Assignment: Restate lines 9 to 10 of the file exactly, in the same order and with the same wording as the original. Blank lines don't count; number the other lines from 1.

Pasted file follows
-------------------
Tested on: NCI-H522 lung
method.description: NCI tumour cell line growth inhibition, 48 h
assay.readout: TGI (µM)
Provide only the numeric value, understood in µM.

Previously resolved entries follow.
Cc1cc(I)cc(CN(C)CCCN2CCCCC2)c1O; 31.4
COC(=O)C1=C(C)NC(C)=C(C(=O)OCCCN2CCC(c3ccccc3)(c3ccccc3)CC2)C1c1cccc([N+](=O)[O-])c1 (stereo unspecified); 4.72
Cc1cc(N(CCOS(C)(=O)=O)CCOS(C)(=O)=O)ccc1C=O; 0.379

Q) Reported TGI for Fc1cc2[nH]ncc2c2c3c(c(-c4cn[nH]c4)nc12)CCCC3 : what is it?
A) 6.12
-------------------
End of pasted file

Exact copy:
Q) Reported TGI for Fc1cc2[nH]ncc2c2c3c(c(-c4cn[nH]c4)nc12)CCCC3 : what is it?
A) 6.12